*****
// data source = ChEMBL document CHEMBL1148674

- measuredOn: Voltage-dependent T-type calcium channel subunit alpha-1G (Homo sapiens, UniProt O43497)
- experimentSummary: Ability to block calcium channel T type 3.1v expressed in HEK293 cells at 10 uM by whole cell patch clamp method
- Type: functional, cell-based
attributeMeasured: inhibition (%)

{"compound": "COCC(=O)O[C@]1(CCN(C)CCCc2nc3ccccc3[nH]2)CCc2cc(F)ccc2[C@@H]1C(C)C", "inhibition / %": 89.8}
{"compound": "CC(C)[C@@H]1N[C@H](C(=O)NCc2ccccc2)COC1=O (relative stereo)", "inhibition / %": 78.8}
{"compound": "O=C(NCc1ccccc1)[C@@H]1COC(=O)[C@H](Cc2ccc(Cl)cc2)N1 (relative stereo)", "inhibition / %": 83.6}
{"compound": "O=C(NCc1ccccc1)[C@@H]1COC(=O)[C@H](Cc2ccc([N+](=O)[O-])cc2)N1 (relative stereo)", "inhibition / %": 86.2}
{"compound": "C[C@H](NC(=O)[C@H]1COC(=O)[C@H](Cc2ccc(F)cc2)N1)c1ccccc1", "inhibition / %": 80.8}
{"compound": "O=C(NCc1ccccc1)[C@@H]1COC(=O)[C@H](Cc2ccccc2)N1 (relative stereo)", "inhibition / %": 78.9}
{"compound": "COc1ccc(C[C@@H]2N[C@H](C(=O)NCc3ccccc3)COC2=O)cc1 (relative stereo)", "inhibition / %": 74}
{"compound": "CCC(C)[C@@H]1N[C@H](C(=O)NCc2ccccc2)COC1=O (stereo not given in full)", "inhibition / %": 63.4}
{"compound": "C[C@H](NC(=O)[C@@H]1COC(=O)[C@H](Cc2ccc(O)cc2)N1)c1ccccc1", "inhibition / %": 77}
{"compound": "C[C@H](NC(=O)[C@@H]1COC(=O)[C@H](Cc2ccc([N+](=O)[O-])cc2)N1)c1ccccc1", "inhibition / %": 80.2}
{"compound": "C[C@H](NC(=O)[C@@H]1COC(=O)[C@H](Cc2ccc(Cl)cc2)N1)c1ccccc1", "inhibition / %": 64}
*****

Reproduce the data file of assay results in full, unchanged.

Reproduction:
// data source = ChEMBL document CHEMBL1148674

- measuredOn: Voltage-dependent T-type calcium channel subunit alpha-1G (Homo sapiens, UniProt O43497)
- experimentSummary: Ability to block calcium channel T type 3.1v expressed in HEK293 cells at 10 uM by whole cell patch clamp method
- Type: functional, cell-based
attributeMeasured: inhibition (%)

{"compound": "COCC(=O)O[C@]1(CCN(C)CCCc2nc3ccccc3[nH]2)CCc2cc(F)ccc2[C@@H]1C(C)C", "inhibition / %": 89.8}
{"compound": "CC(C)[C@@H]1N[C@H](C(=O)NCc2ccccc2)COC1=O (relative stereo)", "inhibition / %": 78.8}
{"compound": "O=C(NCc1ccccc1)[C@@H]1COC(=O)[C@H](Cc2ccc(Cl)cc2)N1 (relative stereo)", "inhibition / %": 83.6}
{"compound": "O=C(NCc1ccccc1)[C@@H]1COC(=O)[C@H](Cc2ccc([N+](=O)[O-])cc2)N1 (relative stereo)", "inhibition / %": 86.2}
{"compound": "C[C@H](NC(=O)[C@H]1COC(=O)[C@H](Cc2ccc(F)cc2)N1)c1ccccc1", "inhibition / %": 80.8}
{"compound": "O=C(NCc1ccccc1)[C@@H]1COC(=O)[C@H](Cc2ccccc2)N1 (relative stereo)", "inhibition / %": 78.9}
{"compound": "COc1ccc(C[C@@H]2N[C@H](C(=O)NCc3ccccc3)COC2=O)cc1 (relative stereo)", "inhibition / %": 74}
{"compound": "CCC(C)[C@@H]1N[C@H](C(=O)NCc2ccccc2)COC1=O (stereo not given in full)", "inhibition / %": 63.4}
{"compound": "C[C@H](NC(=O)[C@@H]1COC(=O)[C@H](Cc2ccc(O)cc2)N1)c1ccccc1", "inhibition / %": 77}
{"compound": "C[C@H](NC(=O)[C@@H]1COC(=O)[C@H](Cc2ccc([N+](=O)[O-])cc2)N1)c1ccccc1", "inhibition / %": 80.2}
{"compound": "C[C@H](NC(=O)[C@@H]1COC(=O)[C@H](Cc2ccc(Cl)cc2)N1)c1ccccc1", "inhibition / %": 64}